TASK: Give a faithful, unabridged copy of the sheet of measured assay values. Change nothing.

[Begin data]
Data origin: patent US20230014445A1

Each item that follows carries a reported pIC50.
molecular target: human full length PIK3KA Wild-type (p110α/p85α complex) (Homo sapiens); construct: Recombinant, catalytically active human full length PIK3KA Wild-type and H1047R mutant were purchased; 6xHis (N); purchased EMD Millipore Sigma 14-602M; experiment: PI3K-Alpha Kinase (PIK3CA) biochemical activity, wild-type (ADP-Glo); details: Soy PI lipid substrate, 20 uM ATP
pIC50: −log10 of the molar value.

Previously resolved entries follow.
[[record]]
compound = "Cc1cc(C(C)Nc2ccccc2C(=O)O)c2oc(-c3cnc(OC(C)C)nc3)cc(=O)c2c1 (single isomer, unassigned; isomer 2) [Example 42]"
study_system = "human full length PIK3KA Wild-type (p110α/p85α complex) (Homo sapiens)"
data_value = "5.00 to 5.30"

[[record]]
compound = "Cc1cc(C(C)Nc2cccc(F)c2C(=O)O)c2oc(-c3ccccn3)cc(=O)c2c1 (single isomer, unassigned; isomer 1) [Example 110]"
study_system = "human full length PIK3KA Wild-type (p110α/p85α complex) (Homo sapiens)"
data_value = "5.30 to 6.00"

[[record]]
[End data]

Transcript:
Data origin: patent US20230014445A1

Each item that follows carries a reported pIC50.
molecular target: human full length PIK3KA Wild-type (p110α/p85α complex) (Homo sapiens); construct: Recombinant, catalytically active human full length PIK3KA Wild-type and H1047R mutant were purchased; 6xHis (N); purchased EMD Millipore Sigma 14-602M; experiment: PI3K-Alpha Kinase (PIK3CA) biochemical activity, wild-type (ADP-Glo); details: Soy PI lipid substrate, 20 uM ATP
pIC50: −log10 of the molar value.

Previously resolved entries follow.
[[record]]
compound = "Cc1cc(C(C)Nc2ccccc2C(=O)O)c2oc(-c3cnc(OC(C)C)nc3)cc(=O)c2c1 (single isomer, unassigned; isomer 2) [Example 42]"
study_system = "human full length PIK3KA Wild-type (p110α/p85α complex) (Homo sapiens)"
data_value = "5.00 to 5.30"

[[record]]
compound = "Cc1cc(C(C)Nc2cccc(F)c2C(=O)O)c2oc(-c3ccccn3)cc(=O)c2c1 (single isomer, unassigned; isomer 1) [Example 110]"
study_system = "human full length PIK3KA Wild-type (p110α/p85α complex) (Homo sapiens)"
data_value = "5.30 to 6.00"

[[record]]